This Oscar Nominee Could Be the Next Indiana Jones

It seems every year more movie sequels and franchise remakes hit the silver screen. Often these reboots are reduxes of iconic movies, the type of cinema classics that will never be in need of a makeover. This reality leads top film critics like A.O. Scott to wonder, "Have the movie studios completely given up? Is originality extinct?" It seems so. 

If the Latino Review fueled rumors are true, the next un-necessary movie remake will be Indiana Jones. Talk is circulating that Disney wants to extend the Indiana Jones franchise in the same manner as James Bond — i.e. into infinitely — and their eye is on Bradley Cooper for the lead. 

If you saw the most recent Indiana Jones movie, Indiana Jones and the Kingdom of the Crystal Skull, the idea of yet another film in the franchise is likely to cause much distress. (It turns out that you can’t survive a nuclear blast inside a refrigerator.) Can't Indiana Jones just remain the '70s icon and action hero legend? Can't he always look like this? 


Twitter is taking none too kindly to the Cooper rumor, largely calling out the actor for not having the Ford gravitas. 


Jones isn’t the only beloved character on the reboot block. Variety reported that Pacino’s Tony Montana, the star of Scarface, is getting a new little friend. Pablo Laorrain, the director of the acclaimed Chilean film No, has been tapped by Universal to direct a "a re-imagining of the core immigrant story told in both the 1932 and 1983 films." The world is his!

A few of the recent reboots have been successful: The Christian Bale-Christopher Nolan Batman trilogy is the most prominent example, though Daniel Craig’s Bond updating was also well received (the first one, at least). However, the majority of these projects are painful; — see the Jeremy Renner Bourne Legacy, most of the Mission Impossible movies, or pick a superhero hero film any superhero film.

Right now the Indiana Jones rumor is nothing more than that. But if Hollywood insists upon an Indiana Jones remake, Cooper is a pretty benign choice — (squint hard enough and the rugged, scruffy, sun-kissed man could be a Harrison Ford relative). But do we really need to see anyone else putting on Ford's legendary get up and saving the day? Signs point to no.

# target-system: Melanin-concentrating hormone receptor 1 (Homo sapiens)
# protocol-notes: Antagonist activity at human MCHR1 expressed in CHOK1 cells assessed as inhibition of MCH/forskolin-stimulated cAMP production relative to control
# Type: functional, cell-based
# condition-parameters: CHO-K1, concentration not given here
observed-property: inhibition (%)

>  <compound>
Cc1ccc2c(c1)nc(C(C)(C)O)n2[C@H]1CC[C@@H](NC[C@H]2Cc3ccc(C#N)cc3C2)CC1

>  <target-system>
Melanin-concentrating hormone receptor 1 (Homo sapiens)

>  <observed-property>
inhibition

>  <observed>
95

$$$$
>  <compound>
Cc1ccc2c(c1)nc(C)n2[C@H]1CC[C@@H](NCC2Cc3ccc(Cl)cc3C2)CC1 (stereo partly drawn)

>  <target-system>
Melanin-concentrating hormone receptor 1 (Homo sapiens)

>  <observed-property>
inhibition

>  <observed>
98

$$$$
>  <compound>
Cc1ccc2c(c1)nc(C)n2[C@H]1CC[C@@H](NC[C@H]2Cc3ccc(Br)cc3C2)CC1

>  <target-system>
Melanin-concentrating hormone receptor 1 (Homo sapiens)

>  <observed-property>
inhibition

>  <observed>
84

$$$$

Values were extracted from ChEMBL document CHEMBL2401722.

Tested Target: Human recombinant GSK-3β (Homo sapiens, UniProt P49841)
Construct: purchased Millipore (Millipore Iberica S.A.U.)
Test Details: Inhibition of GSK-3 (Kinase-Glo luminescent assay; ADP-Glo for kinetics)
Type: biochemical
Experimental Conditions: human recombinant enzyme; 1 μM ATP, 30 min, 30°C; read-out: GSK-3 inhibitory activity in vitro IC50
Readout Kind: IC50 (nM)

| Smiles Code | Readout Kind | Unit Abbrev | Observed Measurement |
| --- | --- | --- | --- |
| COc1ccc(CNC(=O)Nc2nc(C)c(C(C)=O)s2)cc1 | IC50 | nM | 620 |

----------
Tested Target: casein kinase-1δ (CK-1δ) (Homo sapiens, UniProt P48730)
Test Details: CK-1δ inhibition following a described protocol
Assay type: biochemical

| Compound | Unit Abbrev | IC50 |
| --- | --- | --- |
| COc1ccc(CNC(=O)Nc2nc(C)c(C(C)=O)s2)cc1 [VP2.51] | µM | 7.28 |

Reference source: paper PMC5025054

How likely are you to make Mic your go-to news source?

Elias Leight

Elias Leight writes about music and books for the Atlantic, Paste, Splice Today, Firedoglake, and Popmatters. He is from Northampton, Massachusetts, and can be found at signothetimesblog.

MORE FROM

Journalist Kevin Powell sues 'All Eyez on Me' filmmakers, claims they stole from his Tupac articles

More bad news for the embattled Tupac Shakur biopic.

Who won 'RuPaul's Drag Race' season 9?

A lip-sync battle tournament leads to a surprising winner.

Halsey just started a feud with Iggy Azalea

The pop singer thinks Azalea is a "fucking moron."

'Game of Thrones' author George R.R. Martin has a new TV show in the works

An early, gory novella from Martin is heading to Syfy.

The 'Will and Grace' revival will lay out the "rules" in the premiere

Series creators Max Mutchnick and David Kohan are addressing that pesky finale

'Han Solo' director Ron Howard recalls his first 'Star Wars' experience

The veteran filmmaker revealed 'Star Wars' creator George Lucas was talking about it as early as 1972.

Journalist Kevin Powell sues 'All Eyez on Me' filmmakers, claims they stole from his Tupac articles

More bad news for the embattled Tupac Shakur biopic.

Who won 'RuPaul's Drag Race' season 9?

A lip-sync battle tournament leads to a surprising winner.

Halsey just started a feud with Iggy Azalea

The pop singer thinks Azalea is a "fucking moron."

'Game of Thrones' author George R.R. Martin has a new TV show in the works

An early, gory novella from Martin is heading to Syfy.

The 'Will and Grace' revival will lay out the "rules" in the premiere

Series creators Max Mutchnick and David Kohan are addressing that pesky finale

'Han Solo' director Ron Howard recalls his first 'Star Wars' experience

The veteran filmmaker revealed 'Star Wars' creator George Lucas was talking about it as early as 1972.